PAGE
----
Britain-EU Brexit talks to start Monday as planned

Posted June 18, 2017

As measures are now underway by the Prime Minister Theresa May to form a new government with the support of the once unknown DUP party in Northern Ireland, serious questions are being raised about the capability such a brokered coalition deal can have on the Brexit negotiations along with the ability to sustain and navigate a 5 year term of national governance.

"The subjects we need to deal with are extraordinarily complex from a technical, judicial and financial point of view", Michel Barnier, the EU's chief negotiator, warned earlier this week. "I think it's unlikely there will be any announcement today", a DUP spokesman told AFP. Her Conservative Party called such an arrangement "necessary" in its election manifesto.

A lackluster campaign saw her high approval rating slip away, and support for her "hard Brexit" strategy - pulling out of the European single market and customs union - now hangs in the balance.

Perhaps the only the central bank in the world to have been delighted by last year's vote for Brexit was Kazakhstan's.

Foreign Minister Sigmar Gabriel, echoing remarks by French President Emmanuel Macron, said the door to Europe remained open to Britain, and it was up to the British people whether they wanted to change their minds about leaving the EU.

The EU says Britain can not block EU migrants but also retain the privilege of being a full member of the EU single market.

"It's passing quicker than anyone believes".

European leaders' biggest concern, however, is that Britain's political chaos is wasting time that could be used to negotiate.

Asked about Mr Verhofstadt's comments, European Commission spokesman Alexander Winterstein played down suggestions of a change in the UK's status, telling reporters: "The UK is a member of the European Union and will remain so until it leaves, so that is where we are".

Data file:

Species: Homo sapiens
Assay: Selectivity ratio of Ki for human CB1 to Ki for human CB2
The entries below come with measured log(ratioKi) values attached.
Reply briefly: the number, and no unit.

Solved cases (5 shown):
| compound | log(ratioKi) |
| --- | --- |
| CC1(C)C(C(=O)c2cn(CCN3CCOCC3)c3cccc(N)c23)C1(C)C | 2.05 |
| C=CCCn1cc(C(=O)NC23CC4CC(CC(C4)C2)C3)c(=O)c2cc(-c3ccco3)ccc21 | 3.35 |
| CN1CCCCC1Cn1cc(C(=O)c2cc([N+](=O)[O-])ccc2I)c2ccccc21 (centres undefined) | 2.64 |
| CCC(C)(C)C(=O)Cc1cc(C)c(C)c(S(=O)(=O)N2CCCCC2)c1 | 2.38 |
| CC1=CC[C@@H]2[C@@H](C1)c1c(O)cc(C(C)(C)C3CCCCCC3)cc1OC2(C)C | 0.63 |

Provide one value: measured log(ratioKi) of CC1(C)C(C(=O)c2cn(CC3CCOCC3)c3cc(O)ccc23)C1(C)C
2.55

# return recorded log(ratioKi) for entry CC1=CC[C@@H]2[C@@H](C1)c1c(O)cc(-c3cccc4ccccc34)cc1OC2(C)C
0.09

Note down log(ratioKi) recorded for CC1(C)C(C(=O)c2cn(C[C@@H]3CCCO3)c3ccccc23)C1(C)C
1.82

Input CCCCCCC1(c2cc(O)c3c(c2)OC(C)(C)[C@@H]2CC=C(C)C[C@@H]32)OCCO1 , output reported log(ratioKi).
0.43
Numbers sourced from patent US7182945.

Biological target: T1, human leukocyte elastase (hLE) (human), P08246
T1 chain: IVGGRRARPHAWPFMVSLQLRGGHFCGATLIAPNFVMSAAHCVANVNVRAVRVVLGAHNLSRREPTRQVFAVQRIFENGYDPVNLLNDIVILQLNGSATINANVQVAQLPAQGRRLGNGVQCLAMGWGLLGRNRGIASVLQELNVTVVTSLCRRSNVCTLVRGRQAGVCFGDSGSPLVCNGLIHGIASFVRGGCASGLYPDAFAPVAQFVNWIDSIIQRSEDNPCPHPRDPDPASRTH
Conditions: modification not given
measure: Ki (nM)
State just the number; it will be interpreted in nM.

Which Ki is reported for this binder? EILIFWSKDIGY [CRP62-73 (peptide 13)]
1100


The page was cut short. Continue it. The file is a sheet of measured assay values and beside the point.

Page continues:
While the DUP are deeply eurosceptic, they have balked at some of the practical implications of a so-called hard Brexit - including a potential loss of a "frictionless border" with the Republic of Ireland - and talks will touch on efforts to minimize the potential damage to Northern Ireland.

Glenn Vaughan, head of the British Chamber of Commerce in Brussels, said the Brexit talks must be conducted in a way to cause the least possible harm to the British as well as European economy. Even if politics has been extraordinarily volatile over the past year, a reversal of the Brexit vote - which would nearly certainly need another referendum - has an nearly negligible chance of occurring.

They would not form a coalition.

However, putting the pro-British unionist DUP in a position of influence in London could also undermine the British government's ability, enshrined in a 1998 peace agreement, to function as an impartial broker between Northern Ireland's unionists and its Catholic Irish nationalists.

Irish republican party Sinn Fein added to the pressure on May yesterday.

European Union leaders, who will meet May at a summit next Thursday, have been irritated by her repeated threats to walk out with "no deal" - even if most see that as a campaigning bluff given the chaos it would cause.